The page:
Wednesday, March 6, 2024

We Have A Voice

I am not sure how I stumbled upon Preston Sprinkle. It could be that I was looking for a podcast to listen to and the title Theology in the Raw grabbed my attention. 

It doesn’t matter how or when I discovered Preston and his podcast, what matters is that I have been listening to him for several years now. Not only have I spent hours with him and his guests, he, in the process, has been influential on my own intellectual journey.

One of the areas that I have enjoyed listening to Preston about is the area of politics. If you have known me for any length of time you know that I have an interest in the area of politics and discipleship. I have written several posts about politics because I am concerned about the influence it has on us who follow Jesus. There is no doubt that many American Christians believe their faithfulness to God is connected to their politics.

Last week I saw this xeet/tweet on X/Twitter:

While I am sympathetic to what Preston posted, I don’t think it is entirely correct. The reason I don’t think it correct is because the position of Jewish exiles and 1st century Christians is different than our position as American Christians.

This has nothing to do with the United States being a “Christian Nation.” Personally, I  think this belief of being a “Christian Nation” has done more harm to God’s Church in the United States than good. One reason for that is because it has caused us to engage in a culture war to maintain Christian influence in the political sphere, rather than focusing on discipleship, which is the true work of the church.

What makes us different from the exiles in Babylon and the 1st century Christians is that our position as American Christians is one in which have a voice. And since we have a voice we should use it as much as we can, because what happens here and the decisions our politicians make affects the entire world (which is why it is correct to see the USA as an empire). 

Using our voice doesn’t equate to choosing sides and voting. One of my favorite posts is this one explaining why not voting was a legitimate option for a Christian.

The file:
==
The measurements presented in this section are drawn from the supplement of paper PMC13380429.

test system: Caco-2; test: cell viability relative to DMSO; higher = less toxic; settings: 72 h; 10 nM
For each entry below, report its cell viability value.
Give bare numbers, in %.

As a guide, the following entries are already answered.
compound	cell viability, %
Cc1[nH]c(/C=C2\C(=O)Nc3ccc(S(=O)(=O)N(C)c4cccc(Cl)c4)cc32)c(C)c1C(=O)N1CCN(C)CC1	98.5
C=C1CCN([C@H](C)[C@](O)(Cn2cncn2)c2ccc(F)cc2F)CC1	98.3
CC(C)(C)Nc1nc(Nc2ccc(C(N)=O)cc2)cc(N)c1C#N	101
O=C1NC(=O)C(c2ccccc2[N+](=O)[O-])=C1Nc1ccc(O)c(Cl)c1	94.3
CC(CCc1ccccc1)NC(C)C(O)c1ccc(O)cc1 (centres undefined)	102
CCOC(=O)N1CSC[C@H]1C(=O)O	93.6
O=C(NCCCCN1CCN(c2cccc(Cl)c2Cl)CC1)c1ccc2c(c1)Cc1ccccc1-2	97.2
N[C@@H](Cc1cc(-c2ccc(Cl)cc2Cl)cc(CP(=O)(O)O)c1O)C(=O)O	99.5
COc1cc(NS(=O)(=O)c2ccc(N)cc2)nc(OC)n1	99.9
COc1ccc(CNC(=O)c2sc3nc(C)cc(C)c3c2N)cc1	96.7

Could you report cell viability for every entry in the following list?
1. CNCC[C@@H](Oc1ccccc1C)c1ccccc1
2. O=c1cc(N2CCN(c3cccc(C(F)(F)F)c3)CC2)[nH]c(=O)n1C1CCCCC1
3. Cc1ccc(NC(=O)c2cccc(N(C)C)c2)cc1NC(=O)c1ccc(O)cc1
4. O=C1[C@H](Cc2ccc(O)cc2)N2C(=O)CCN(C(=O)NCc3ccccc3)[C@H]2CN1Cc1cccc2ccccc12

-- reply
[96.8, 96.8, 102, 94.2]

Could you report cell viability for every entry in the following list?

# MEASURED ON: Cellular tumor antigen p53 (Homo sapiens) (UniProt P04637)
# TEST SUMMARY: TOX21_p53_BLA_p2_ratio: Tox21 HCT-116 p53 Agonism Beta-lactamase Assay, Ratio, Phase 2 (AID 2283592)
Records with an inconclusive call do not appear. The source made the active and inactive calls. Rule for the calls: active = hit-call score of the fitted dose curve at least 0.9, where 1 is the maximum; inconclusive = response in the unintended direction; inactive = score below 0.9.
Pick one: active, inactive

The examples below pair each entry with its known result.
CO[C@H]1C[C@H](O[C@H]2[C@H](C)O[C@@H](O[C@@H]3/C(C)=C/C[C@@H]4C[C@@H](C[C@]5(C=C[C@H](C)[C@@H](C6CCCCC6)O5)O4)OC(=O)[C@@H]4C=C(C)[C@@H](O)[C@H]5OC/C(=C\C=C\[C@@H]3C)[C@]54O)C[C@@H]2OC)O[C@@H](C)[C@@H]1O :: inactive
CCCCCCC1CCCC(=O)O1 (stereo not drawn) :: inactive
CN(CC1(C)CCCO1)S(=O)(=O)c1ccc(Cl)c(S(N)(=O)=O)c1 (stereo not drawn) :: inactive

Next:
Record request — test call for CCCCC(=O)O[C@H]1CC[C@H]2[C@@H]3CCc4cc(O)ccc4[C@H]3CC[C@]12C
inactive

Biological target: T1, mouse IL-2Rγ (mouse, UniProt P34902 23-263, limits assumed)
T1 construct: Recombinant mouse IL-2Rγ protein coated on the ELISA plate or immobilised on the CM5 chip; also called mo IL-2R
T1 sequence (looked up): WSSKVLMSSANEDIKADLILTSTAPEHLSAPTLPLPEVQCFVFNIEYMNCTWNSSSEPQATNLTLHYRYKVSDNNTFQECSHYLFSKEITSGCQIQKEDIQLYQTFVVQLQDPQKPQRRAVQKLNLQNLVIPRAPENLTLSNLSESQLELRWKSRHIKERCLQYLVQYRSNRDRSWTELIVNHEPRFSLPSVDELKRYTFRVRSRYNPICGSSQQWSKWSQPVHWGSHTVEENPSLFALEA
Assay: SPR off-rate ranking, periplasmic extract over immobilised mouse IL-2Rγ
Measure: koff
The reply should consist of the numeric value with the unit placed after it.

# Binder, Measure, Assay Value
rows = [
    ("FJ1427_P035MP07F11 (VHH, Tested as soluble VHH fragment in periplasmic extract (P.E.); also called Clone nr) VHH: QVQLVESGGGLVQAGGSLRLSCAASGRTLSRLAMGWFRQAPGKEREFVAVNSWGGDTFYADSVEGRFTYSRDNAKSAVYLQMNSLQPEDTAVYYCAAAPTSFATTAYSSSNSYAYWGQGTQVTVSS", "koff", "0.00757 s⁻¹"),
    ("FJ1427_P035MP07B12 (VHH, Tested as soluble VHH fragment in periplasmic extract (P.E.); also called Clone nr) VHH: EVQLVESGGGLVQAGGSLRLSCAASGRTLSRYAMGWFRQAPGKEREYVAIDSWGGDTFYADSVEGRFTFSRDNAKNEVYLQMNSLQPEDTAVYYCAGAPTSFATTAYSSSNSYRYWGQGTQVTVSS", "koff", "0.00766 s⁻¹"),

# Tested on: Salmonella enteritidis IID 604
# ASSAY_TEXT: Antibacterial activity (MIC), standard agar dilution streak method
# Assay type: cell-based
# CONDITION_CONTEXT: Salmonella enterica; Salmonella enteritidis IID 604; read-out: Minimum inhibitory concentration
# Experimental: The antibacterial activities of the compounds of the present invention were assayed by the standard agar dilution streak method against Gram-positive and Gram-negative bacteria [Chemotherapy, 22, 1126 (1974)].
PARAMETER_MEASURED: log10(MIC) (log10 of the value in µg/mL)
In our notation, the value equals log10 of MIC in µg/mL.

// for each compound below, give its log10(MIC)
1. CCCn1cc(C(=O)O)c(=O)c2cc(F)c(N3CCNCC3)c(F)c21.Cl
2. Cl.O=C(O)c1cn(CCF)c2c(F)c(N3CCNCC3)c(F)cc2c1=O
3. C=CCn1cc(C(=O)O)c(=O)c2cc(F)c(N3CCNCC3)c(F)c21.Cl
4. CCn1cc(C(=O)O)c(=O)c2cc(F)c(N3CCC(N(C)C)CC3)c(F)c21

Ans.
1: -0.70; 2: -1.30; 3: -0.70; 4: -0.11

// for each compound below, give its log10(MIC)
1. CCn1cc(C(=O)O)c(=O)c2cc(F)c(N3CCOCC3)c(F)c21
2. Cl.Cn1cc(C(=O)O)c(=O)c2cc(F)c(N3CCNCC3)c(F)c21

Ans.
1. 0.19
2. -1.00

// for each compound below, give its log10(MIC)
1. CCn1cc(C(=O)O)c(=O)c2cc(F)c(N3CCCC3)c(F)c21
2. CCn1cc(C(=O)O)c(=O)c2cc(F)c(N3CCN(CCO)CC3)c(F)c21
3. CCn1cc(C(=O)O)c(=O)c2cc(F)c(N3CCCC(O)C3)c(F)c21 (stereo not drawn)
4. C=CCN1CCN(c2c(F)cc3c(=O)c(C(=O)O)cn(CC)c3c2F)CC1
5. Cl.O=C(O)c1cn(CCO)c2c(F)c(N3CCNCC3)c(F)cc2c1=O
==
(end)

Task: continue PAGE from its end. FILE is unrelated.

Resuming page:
Using our voice means we speak “prophetically” about what our government is doing. So if we have the understanding and the knowledge of US foreign policy we should speak out about bad it is or how the healthcare/insurance systems is not good for people. 

Using our voice means praying for our leaders (1 Timothy 2:1-2). Since the government is so big on both the Federal and State levels, this might seem like a pointless exercise, but it is God has instructed His people to do, so we can live peaceful lives.

The biggest way we can use our voice is to think locally and act locally. The reality is that the smaller the group the bigger the impact. We often get caught up in politics that we have the least influence over: Federal. Outside of voting (and even that impact should be questioned) there is not much we can do to influence those in power at the National level. Yet, there is a lot we can do locally.

At the local level there are always organizations that are looking for volunteers to help. At the local level there are different ways to help shape the condition of the community. At the local level we are better able to see the needs and witness results.

So, I totally agree with Preston that it improper for God’s people to be consumed with presidential politics and other national realities that cause us to forget our supreme allegiance to Jesus. But that doesn’t mean we should find politics uninteresting. Rather it means that we should follow the politics of Jesus: unconditional love and uncompromised truth.

As an exile living in the shadow of empire, remember there is only one kingdom (God’s Kingdom) that you are loyal to and only one king (King Jesus) worthy of your allegiance. So use the voice and influence He has given you to make a difference.

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